Among other tech firms, Platinum formerly owned Dallas-based CompuCom Systems Inc., one of Pomeroy’s top competitors. Platinum acquired the firm in 2004 for $254 million, selling it in 2007 for $628 million to New York-based Court Square Capital Partners. “Our ownership of CompuCom wasn’t particularly long, but there was a dramatic transformation of the company in terms of profitability, service capabilities and revenue growth,” says Jacob Kotzubei, a partner with Platinum. “When we acquire a business we have an entry strategy, not an exit strategy. We focus on buying businesses that have good business models, great management and good results. We don’t spend a lot of time trying to predict the future because our crystal balls aren’t any clearer than the rest of the population.”
Platinum’s focus for Pomeroy’s growth has been rooted in building up the company’s services sides of its businesses. In January, Platinum completed the acquisition of OAO Technology Solutions, a Maryland-based firm providing managed IT services to Fortune 500 firms, global outsourcers and government agencies. The deal bolstered Pomeroy’s current portfolio of services and added OAO’s expertise in data center services, among other areas.
Longer range, the company is working toward a business mix for Pomeroy that includes 60 percent services-oriented offerings and 40 percent product and software reselling. Getting there will likely mean growth through acquisitions. “We are currently evaluating a number of opportunities with the idea being, how can we expand the types of services and continue to build up their infrastructure,” Kotzubei says. “We are delighted with their performance of the investment to date and have great vision for continuing to invest in the company.”
New Brand, Attitude
As part of the turnaround, Pomeroy also has launched a new branding and marketing campaign that drops “IT Solutions” from its logo and adds “infrastructure.optimized.” To lead the company’s marketing initiatives, Pomeroy in January hired John McKenna, a former CompuCom executive, as its senior vice president of corporate development. “We are continuing to transition into a services led firm,” McKenna says. “We’re all about optimizing our clients’ infrastructure, which means leaving it in better shape than we found it and improving it from a quality and return on investment perspective.”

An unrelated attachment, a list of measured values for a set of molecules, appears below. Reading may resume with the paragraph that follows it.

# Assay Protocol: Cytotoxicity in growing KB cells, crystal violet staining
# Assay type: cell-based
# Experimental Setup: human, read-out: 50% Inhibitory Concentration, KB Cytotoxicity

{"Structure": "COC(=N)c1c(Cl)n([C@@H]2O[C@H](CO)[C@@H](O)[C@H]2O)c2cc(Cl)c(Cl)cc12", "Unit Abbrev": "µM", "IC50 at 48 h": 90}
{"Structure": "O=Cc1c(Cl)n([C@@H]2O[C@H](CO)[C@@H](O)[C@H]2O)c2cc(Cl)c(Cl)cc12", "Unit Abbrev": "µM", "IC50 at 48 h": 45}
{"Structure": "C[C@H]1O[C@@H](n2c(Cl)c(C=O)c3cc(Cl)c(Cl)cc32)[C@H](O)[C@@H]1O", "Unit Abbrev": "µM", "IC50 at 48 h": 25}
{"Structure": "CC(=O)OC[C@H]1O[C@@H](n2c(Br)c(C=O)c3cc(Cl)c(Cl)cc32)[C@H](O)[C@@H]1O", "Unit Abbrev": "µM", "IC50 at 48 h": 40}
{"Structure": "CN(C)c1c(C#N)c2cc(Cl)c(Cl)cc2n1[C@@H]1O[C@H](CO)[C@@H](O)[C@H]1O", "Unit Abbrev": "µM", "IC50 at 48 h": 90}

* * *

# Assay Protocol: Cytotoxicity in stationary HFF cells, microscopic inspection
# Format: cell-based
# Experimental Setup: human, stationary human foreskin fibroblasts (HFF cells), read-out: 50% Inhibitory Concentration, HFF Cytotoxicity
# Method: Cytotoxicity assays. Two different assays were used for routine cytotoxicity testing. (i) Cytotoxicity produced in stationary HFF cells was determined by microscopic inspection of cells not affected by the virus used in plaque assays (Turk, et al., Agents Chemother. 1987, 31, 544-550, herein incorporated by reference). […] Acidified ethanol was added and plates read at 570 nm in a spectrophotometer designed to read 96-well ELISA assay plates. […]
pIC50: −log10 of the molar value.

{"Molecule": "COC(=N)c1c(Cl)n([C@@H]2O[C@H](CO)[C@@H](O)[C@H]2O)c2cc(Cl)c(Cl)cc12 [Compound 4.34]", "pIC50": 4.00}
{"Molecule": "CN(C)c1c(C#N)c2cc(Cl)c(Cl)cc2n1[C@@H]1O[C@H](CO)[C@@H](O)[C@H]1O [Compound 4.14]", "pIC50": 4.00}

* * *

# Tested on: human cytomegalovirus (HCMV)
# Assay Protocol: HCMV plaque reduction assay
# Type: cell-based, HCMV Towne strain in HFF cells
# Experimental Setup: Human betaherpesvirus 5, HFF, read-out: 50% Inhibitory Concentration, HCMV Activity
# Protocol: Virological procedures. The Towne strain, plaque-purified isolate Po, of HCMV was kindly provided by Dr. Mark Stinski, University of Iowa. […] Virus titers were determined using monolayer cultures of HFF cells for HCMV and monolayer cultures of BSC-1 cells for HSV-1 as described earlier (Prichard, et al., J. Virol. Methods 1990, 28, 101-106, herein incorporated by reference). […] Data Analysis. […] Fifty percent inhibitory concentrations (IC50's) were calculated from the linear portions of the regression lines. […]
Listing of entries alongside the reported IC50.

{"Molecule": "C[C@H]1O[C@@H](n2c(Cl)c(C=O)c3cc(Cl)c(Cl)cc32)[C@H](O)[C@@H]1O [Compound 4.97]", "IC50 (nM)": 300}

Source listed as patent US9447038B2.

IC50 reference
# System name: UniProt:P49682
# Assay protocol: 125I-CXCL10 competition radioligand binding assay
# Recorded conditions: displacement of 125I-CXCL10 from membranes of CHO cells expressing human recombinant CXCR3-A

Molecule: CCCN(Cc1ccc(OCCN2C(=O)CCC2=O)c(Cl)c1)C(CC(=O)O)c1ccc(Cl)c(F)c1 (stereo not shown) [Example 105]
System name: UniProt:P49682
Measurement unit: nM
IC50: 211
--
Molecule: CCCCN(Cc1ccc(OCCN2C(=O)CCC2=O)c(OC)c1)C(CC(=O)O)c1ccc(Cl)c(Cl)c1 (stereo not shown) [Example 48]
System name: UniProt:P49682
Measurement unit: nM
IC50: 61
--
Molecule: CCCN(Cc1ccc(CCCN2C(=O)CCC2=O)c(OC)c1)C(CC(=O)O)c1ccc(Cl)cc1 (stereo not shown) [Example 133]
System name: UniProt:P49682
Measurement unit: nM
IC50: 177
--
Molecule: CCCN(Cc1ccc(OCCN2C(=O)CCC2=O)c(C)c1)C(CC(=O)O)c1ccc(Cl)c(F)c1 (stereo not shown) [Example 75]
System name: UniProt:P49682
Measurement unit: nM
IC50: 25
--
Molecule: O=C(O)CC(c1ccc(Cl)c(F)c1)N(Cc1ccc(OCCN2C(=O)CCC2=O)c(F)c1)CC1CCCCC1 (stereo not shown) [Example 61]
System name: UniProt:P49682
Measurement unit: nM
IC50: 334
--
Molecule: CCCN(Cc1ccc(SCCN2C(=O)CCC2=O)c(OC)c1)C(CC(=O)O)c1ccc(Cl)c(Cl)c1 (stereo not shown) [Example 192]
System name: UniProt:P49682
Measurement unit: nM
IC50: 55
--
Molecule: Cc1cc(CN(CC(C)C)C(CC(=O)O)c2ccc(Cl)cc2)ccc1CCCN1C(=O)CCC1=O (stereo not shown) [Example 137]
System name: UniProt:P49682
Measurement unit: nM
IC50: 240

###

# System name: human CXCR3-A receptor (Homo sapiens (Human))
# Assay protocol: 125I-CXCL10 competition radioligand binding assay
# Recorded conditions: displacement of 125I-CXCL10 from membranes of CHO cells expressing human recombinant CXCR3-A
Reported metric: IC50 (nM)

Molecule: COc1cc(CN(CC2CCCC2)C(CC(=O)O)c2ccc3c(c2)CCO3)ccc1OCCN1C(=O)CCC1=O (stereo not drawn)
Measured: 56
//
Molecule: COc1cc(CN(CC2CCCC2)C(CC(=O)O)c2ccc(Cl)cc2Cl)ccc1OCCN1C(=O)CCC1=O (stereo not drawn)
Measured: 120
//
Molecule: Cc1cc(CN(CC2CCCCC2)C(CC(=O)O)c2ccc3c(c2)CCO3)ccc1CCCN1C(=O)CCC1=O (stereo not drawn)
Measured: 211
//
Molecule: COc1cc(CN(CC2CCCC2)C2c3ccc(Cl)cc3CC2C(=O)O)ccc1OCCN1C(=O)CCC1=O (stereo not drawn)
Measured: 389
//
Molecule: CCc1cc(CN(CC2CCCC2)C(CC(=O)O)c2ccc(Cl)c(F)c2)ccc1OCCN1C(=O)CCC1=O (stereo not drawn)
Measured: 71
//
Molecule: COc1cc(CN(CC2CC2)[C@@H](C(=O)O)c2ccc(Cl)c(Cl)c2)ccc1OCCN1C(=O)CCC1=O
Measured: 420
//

The company also has launched an advisory board made up of 50 clients who provide feedback on company offerings and initiatives including customer service and pricing. “Anybody can deliver IT services,” McKenna says. “Only those that focus on formally measuring client satisfaction and relationships can stand above the crowd.” To be sure, Froman says the turnaround also has included efforts to regain employee confidence and improve morale. In 2008, Pomeroy cut more than 850 employees under Coogan’s leadership, and in 2009 Froman authorized a wage freeze for employees. “The economy changed very quickly at the end of 2008. That was a tough decision that we had to make, but the way we looked at it was, it’s a move to preserve jobs,” he said.
Since then, the firm has held two job fairs, reinstated employee raises and developed a formal employee recognition program. “Everyone feels a sense of optimism and a sense of commitment from the management and leadership team,” says Kristy Nelson, who left Pomeroy in 2006 as its vice president and legal counsel. In 2008, she returned to the firm, serving now as its senior vice president of human resources. “Our ability to move forward over the last year really took off and from what we’ve accomplished, there really is a feeling that the possibilities here are limitless,” she says.
Additional Facts–Pomeroy by the numbers